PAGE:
But we realised that it would have been a mistake to build a standalone tool to allow people to author Amino. The right idea was to have Amino running on game consoles and to have a tool that then discovers what’s going on. But ultimately, all of this IK stuff [like HumanIK] doesn’t mean anything unless you have the keyframe animation feeding into it, so we said: “Why don’t we take the next step, and actually get all that keyframe data in there?” That was our mental evolution for Skyline.
CGC: What were the crucial changes as the system evolved?
MM: There were two. The first one was this idea that the tools should discover what’s going on in the runtime. That’s the essence of ‘live link’: the idea that assembling stuff in the tool and then exporting it out of a game engine to run in runtime was the wrong way of approaching [the problem]. The second was that we had to involve the animator much more.
CGC: What’s the architecture of Skyline? Is it based on Maya?
MM: The user interface tool is based on a lot of the Maya UI, and a lot of the components there are really pieces [of Maya]. But the asset framework is technology that’s been kicking around in Autodesk for a while: the DNA infrastructure. We’ve evolved that very fast over the past couple of years to address the needs of Skyline.
And the third component is the Amino run-time component. Really, Skyline is an assembly of various Autodesk technologies into something cohesive […] that solves an industry-wide workflow problem.
CGC: But if the look and feel come from Maya, don’t you run the risk of alienating your 3ds Max and Softimage users?
MM: We get asked that a lot. The first customer we showed this iteration of Skyline to was actually a Max facility. But people do understand that [we’re still just exploring an idea] and we can’t do things equally well on three different platforms.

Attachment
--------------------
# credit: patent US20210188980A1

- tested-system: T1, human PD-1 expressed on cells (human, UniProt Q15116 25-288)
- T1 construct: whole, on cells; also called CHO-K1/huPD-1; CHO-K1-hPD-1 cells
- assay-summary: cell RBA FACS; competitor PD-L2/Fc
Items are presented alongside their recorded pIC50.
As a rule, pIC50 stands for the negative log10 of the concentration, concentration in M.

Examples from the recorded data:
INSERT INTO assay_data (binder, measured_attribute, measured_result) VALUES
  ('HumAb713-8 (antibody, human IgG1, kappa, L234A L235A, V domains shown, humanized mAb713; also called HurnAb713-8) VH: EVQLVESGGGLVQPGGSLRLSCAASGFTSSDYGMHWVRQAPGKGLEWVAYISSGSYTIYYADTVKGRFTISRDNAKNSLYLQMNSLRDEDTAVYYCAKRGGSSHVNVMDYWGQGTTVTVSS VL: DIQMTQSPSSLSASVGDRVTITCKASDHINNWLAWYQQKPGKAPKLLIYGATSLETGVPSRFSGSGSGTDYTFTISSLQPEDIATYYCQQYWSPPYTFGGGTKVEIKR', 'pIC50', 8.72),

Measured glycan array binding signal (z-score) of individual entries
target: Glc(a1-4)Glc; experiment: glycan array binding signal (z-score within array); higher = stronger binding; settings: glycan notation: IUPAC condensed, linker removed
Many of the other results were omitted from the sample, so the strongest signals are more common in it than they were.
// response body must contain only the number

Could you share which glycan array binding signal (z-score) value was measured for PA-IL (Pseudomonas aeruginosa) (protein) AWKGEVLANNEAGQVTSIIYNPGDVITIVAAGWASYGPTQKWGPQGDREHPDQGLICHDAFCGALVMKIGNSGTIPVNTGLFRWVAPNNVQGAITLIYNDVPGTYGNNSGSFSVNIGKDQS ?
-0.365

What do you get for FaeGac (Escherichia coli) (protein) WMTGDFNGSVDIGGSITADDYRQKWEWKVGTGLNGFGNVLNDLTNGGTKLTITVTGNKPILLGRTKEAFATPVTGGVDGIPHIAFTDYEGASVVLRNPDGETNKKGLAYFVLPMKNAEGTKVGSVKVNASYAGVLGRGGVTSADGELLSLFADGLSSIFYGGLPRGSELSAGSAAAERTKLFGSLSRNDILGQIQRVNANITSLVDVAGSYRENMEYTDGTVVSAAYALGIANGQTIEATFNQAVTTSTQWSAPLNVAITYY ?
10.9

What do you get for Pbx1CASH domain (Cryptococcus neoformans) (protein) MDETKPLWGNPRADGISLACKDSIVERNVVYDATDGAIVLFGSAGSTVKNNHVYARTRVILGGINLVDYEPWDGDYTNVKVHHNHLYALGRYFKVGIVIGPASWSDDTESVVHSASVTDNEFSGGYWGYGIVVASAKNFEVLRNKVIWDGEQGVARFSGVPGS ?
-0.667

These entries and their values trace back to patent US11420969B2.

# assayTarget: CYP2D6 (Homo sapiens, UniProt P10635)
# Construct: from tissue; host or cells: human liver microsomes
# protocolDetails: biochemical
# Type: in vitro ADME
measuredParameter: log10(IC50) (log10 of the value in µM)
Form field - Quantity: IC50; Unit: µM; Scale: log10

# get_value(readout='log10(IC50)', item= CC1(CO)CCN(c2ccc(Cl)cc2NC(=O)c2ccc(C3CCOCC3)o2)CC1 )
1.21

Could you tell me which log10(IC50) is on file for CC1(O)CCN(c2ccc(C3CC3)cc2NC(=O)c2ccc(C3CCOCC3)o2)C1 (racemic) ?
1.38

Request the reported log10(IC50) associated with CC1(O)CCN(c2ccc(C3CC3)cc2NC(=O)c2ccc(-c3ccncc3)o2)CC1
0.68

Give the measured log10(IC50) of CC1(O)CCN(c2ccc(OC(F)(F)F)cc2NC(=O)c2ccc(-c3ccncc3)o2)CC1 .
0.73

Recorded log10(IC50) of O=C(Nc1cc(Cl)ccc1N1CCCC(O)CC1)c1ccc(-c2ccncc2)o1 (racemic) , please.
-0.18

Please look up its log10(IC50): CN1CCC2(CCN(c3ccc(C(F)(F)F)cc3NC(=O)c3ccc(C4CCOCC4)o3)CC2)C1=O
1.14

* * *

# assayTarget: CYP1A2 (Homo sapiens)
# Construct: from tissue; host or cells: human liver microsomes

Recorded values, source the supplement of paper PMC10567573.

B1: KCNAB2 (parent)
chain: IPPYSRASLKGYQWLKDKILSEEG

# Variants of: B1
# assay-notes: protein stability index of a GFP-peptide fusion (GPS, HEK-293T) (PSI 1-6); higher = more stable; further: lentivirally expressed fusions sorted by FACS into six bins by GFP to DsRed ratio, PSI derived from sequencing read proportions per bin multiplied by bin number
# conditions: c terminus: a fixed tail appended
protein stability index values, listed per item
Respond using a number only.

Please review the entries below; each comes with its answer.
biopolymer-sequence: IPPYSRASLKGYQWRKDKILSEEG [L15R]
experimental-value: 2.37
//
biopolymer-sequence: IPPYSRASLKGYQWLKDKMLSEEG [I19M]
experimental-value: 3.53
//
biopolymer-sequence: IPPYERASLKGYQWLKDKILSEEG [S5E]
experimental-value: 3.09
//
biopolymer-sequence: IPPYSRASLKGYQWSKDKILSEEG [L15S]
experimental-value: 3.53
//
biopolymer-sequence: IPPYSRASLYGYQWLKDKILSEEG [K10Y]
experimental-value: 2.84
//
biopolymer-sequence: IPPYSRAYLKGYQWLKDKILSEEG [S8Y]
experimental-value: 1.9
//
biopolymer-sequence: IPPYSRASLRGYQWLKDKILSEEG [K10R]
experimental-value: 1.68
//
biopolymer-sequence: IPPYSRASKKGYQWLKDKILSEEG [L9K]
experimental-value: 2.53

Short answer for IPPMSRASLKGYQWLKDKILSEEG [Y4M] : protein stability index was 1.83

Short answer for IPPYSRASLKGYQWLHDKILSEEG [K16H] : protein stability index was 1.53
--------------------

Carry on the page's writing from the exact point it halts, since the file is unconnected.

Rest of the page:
CGC: Given that Autodesk owns so much of the content-creation market, and is now trying to own the ‘golden triangle’, won’t people feel locked into a single vendor?
MM: I think trusting one vendor can be seen as a good thing in terms of providing a lot of the common pieces. Autodesk is a very humble servant to the industry. We don’t have any designs on taking over anyone’s pipeline. The reason we want to provide more pipeline [tools] is that there are compelling market forces asking for [them] to be created. We’re just responding to something that is already a reality in the industry.
CGC: So what does Project Skyline have to offer studios facing that reality?
MM: With a traditional animation system, you have to worry about making every single little thing you want to animate [talk to the physics system]. Because Skyline is all data-driven – it’s all done through a node-based [authoring system] – the point of contact is really between the AI system and the animation system. Internally, we call this the ‘brain-body separation’.
Say I shoot you in the game. That’s an AI event, and you can implement that by just having an animation of [your character starting to tip over]. That establishes the contract between the AI and the animation system. If you later want to refine that ragdoll physics, have different animations based on the direction, an artist should be able to do that without having to interact with a programmer. Today that’s not possible, but Skyline enables you to do that in any pipeline.
CGC: Which engine providers are you working with?